What They Say, Why They Matter, and How They Can Help You
Author: Jack Covert
Category: Business & Economics
Thousands of business books are published every year— Here are the best of the best After years of reading, evaluating, and selling business books, Jack Covert and Todd Sattersten are among the most respected experts on the category. Now they have chosen and reviewed the one hundred best business titles of all time—the ones that deliver the biggest payoff for today’s busy readers. The 100 Best Business Books of All Time puts each book in context so that readers can quickly find solutions to the problems they face, such as how best to spend The First 90 Days in a new job or how to take their company from Good to Great. Many of the choices are surprising—you’ll find reviews of Moneyball and Orbiting the Giant Hairball, but not Jack Welch’s memoir. At the end of each review, Jack and Todd direct readers to other books both inside and outside The 100 Best. And sprinkled throughout are sidebars taking the reader beyond business books, suggesting movies, novels, and even children’s books that offer equally relevant insights. This guide will appeal to anyone, from entry-level to CEO, who wants to cut through the clutter and discover the brilliant books that are truly worth their investment of time and money.
"Oil, Power, and War is a sweeping, unabashed history of oil, told by French journalist Matthieu Auzanneau. It provides a detailed account of the people and events that drove the oil industry from its earliest days, and takes a critical look at the way oil interests have commandeered politics and economies, changed cultures, disrupted power balances across the globe, and spawned wars. The author exposes the greed and reckless behavior--by a long line of characters from John D. Rockefeller to Dick Cheney--that moved oil along its destructive, unsustainable path, from its heyday when the first oil wells were drilled to the quest for new sources as old ones dried up. The author traces the rise of the Seven Sisters and other oil cartels, and follows the thread of oil through the crises that have shaped our times: two world wars, the Cold War, the Great Depression and the 2008 financial crash, oil shocks, wars in the Middle East, the race for Africa's oil riches, and more. We learn lesser-known stories, too, like how New York City taxes were once funneled directly to banks run by oil barons, after the city was about to default on its debt. And we gain new perspective on the central role of oil in military conflicts over the past 100 years. Now that there is much less oil available, Auzanneau looks to the future and warns that even greater conflict may arise"--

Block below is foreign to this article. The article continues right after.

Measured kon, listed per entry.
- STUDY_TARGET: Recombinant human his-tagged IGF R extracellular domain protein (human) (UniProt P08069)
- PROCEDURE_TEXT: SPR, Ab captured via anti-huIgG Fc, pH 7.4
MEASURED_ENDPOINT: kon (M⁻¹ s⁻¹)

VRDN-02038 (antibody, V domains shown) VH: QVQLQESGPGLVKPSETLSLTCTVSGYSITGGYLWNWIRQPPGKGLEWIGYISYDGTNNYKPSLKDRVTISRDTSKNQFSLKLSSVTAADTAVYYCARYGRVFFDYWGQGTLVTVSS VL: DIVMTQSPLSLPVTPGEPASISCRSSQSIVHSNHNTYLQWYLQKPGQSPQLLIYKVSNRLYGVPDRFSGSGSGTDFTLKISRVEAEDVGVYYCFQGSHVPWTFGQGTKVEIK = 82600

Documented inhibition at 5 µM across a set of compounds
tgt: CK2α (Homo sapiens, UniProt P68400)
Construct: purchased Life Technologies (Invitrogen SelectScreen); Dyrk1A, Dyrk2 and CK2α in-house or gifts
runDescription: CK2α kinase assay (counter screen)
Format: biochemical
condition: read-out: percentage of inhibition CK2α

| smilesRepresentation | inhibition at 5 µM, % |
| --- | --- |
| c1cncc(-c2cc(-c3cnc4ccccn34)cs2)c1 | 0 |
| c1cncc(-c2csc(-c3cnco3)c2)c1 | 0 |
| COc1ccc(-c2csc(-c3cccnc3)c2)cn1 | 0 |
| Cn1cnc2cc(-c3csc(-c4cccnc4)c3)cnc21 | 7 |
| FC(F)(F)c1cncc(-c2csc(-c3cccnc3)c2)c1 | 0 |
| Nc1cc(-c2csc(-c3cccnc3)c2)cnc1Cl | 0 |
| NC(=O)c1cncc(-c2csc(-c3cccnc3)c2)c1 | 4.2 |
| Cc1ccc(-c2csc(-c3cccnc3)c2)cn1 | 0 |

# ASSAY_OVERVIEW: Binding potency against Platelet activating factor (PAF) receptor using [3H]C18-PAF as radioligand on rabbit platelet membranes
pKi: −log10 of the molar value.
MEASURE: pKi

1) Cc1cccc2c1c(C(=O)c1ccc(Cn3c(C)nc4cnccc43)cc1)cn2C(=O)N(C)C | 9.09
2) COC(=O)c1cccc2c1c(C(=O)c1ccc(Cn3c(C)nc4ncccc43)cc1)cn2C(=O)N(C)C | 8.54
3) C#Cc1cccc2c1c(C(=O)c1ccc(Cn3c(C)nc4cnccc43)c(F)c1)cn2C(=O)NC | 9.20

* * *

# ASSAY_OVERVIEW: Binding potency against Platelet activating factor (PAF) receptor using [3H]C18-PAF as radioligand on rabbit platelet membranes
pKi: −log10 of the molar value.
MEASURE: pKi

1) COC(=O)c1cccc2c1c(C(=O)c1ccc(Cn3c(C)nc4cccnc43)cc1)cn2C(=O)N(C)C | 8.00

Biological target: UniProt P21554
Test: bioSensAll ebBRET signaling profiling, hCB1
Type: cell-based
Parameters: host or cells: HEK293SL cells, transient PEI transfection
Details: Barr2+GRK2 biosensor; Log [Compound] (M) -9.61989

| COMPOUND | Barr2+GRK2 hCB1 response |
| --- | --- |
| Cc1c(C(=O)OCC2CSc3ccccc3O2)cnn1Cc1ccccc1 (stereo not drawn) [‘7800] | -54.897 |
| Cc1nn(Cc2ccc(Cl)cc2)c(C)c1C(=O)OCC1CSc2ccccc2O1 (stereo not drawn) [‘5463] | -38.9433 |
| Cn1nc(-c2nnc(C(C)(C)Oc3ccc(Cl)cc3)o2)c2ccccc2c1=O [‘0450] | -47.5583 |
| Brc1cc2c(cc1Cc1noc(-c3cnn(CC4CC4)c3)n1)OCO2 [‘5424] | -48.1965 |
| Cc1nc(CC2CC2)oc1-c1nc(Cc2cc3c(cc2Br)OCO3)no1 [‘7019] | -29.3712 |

Publisher: The Mathematical Association of America
At the turn of the twentieth century, mathematical scholarship in the United States underwent a stunning transformation. In 1890 no American professor was producing mathematical research worthy of international attention. Graduate students were then advised to pursue their studies abroad. By the start of World War I the standing of American mathematics had radically changed. George David Birkhoff, Leonard Dickson, and others were turning out cutting edge investigations that attracted notice in the intellectual centers of Europe. Harvard, Chicago, and Princeton maintained graduate programs comparable to those overseas. This book explores the people, timing, and factors behind this rapid advance. Through the mid-nineteenth century most American colleges followed a classical curriculum that, in mathematics, rarely reached beyond calculus. With no doctoral programs of any sort in the United States until 1860, mathematical scholarship lagged far behind that in Europe. After the Civil War, visionary presidents at Harvard and Johns Hopkins broadened and deepened the opportunities for study. The breakthrough for mathematics began in 1890 with the hiring, in consecutive years, of William F. Osgood and Maxime Bôcher at Harvard and E. H. Moore at Chicago. Each of these young men had studied in Germany where they acquired vital mathematical knowledge and taste. Over the next few years Osgood, Bôcher, and Moore established their own research programs and introduced new graduate courses. Working with other like-minded individuals through the nascent American Mathematical Society, the infrastructure of meetings and journals were created. In the early twentieth century Princeton dramatically upgraded its faculty to give the United States the stability of a third mathematics center. The publication by Birkhoff, in 1913, of the solution to a famous conjecture served notice that American mathematics had earned consideration with the European powers of Germany, France, Italy, England, and Russia.